Earle: We need a great deal more in the way of exploration, of doing the calculations, but it is simple. This is a no-brainer. Fish, every living thing, is a carbon container. By extracting millions of tons of ocean wildlife, it’s like clear-cutting forests. You have removed the carbon-based units...
(12 Oct 2009)


Nudging Recycling From Less Waste to None

Leslie Kaufman, The New York Times

At Yellowstone National Park, the clear soda cups and white utensils are not your typical cafe-counter garbage. Made of plant-based plastics, they dissolve magically when heated for more than a few minutes.

At Ecco, a popular restaurant in Atlanta, waiters no longer scrape food scraps into the trash bin. Uneaten morsels are dumped into five-gallon pails and taken to a compost heap out back.

And at eight of its North American plants, Honda is recycling so diligently that the factories have gotten rid of their trash Dumpsters altogether.

Across the nation, an antigarbage strategy known as “zero waste” is moving from the fringes to the mainstream, taking hold in school cafeterias, national parks, restaurants, stadiums and corporations...
(19 Oct 2009)


The Second Wave of Mining

Ugo Bardi, The Oil Drum: Europe
The author with a group of Romani people (also known as gypsies) in front of a pile of scrap iron, collected for recycling. That pile has been there for more than a year. The recycling activity carried out by the Romani in Italy has been halted, in large part because the government forbade it and forced the recycling cooperatives to close down (governments don't like things they can't fully control). But, also, recycling stopped because of the collapse of market prices of scrap iron. This may be a symptom that the "second wave of mining", recovering mineral resources from waste, is late in coming. Will it ever arrive?

Human civilization started when humans learned how to exploit those concentrated mineral sources that we call "ores". After centuries of mining, most of these ores have been badly dented or even completely exhausted. The first wave of mining in human history will be over at some moment in the future. Will there be a second one in which we learn how to reuse the minerals that we have discarded?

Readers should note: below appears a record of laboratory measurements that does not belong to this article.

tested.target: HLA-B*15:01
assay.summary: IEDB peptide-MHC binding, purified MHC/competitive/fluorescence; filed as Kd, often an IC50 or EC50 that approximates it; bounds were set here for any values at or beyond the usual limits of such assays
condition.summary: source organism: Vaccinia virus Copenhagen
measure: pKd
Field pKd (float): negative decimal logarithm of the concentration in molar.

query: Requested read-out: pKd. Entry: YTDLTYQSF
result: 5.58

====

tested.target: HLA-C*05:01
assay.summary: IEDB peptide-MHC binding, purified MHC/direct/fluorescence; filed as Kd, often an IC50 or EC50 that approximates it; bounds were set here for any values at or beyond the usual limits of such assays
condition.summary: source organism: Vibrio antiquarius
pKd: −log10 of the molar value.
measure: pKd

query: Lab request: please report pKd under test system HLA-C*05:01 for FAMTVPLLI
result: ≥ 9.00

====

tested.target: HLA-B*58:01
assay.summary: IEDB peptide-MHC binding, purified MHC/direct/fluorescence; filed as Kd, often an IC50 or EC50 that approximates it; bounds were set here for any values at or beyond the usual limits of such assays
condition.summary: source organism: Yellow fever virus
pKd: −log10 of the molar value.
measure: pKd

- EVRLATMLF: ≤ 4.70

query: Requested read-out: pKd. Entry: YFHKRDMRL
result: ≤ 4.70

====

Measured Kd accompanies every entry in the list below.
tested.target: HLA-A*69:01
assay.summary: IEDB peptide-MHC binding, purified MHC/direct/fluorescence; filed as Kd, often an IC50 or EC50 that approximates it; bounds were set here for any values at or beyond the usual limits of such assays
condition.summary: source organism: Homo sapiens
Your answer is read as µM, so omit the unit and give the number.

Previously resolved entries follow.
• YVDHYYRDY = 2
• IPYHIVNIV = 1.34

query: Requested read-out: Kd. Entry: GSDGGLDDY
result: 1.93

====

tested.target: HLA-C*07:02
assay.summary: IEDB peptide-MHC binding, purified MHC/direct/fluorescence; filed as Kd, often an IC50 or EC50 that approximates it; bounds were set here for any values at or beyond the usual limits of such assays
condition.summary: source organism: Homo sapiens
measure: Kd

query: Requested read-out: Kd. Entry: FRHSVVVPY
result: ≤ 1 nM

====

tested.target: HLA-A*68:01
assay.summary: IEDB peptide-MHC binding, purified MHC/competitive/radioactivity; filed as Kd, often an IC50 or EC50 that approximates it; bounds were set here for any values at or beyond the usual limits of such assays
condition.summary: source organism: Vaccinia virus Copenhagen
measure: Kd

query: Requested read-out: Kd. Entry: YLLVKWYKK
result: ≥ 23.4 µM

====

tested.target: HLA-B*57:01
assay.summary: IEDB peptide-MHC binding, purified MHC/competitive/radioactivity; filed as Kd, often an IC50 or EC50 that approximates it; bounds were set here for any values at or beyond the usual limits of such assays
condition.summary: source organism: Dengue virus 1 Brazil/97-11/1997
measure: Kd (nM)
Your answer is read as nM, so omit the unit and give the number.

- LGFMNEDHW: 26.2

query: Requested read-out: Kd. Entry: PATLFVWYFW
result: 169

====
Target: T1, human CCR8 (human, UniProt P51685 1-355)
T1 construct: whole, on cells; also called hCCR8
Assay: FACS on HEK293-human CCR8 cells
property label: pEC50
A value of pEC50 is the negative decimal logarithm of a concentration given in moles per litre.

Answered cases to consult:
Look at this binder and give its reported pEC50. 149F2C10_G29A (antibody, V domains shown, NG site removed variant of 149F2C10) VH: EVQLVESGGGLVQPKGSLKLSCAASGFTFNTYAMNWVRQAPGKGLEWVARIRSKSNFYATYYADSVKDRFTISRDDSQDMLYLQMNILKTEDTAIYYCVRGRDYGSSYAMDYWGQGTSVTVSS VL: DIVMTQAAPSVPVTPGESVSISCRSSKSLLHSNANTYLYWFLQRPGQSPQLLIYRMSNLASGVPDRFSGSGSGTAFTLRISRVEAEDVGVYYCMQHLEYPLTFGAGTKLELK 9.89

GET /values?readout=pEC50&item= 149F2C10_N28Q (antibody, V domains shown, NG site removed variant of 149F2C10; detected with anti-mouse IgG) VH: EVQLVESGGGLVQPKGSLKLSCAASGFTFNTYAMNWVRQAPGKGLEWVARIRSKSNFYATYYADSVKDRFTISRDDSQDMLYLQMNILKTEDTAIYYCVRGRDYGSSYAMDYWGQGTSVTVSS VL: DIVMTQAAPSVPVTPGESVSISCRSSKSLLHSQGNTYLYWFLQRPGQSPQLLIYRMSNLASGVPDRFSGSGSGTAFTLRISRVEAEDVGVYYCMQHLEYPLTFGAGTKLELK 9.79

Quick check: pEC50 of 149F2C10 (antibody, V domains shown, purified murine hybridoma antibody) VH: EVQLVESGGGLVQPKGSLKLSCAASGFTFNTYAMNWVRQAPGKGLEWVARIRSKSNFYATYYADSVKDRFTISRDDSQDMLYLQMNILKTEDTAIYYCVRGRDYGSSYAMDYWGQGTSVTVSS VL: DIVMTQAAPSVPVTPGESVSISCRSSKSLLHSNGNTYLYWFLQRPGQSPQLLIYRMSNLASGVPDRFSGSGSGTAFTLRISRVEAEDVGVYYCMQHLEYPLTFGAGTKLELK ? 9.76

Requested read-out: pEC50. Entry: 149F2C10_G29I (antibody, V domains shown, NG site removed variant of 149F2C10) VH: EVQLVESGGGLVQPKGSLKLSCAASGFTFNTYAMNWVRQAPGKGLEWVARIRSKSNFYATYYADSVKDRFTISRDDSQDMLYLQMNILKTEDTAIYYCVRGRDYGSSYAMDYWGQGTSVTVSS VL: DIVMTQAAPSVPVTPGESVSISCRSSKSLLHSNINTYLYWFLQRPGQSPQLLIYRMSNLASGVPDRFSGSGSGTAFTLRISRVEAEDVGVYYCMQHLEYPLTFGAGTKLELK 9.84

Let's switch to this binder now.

The problem is felt everywhere and waste recycling is often presented as the miracle solution: it frees citizens from costs and bad smells, it saves the environment, it provides the economy with raw materials and people with jobs. But is it possible to "close the cycle of production" (the "cradle to cradle" (C2C) strategy)? If it were so, we would solve once for all the problem of depletion.

Unfortunately, recycling remains a cumbersome task that keeps going only by means of government subsidies and a set of laws that force citizens and companies to do it. Recycling is especially difficult if it is necessary to restore the initial quality of the materials being recycled. In practice, recycled materials that can compete in a free market are often of poor quality and suitable only for some specific processes. Recycled plastics, for instance, can be used only for some low price applications; such as fruit crates. Recycled steel contains plenty of contamination in the form of different metals and can be used only for some specific tasks.

...These considerations have led to revisit the concept of waste recycling performed by individuals or by cooperatives: a concept that is called participatory sustainable waste management. The idea is that of a different paradigm in mining: not the heavily mechanized method that are typical of the mining industry, but low cost methods based, mainly, on the work of human beings. If this work is performed with appropriate precautions for the health of the workers, and if they are paid enough, then it is a win-win strategy: it recovers precious materials for society and it provides a way of living to people who, otherwise, would have none. In the figure, here, you can see Jutta Gutberlet, of the University of Victoria, Canada, working with the catadores of a landfill of Sao Paulo, Brazil.

So, perhaps, the second way of mining is coming, after all. But it will be nothing like the first. Whereas, once, finding a rich ore was a good way of making a lot of money, not many people are going to strike it rich by mining landfills. It will be hard work and little pay, yet, it may be a way to face our uncertain future...
(28 Sept 2009)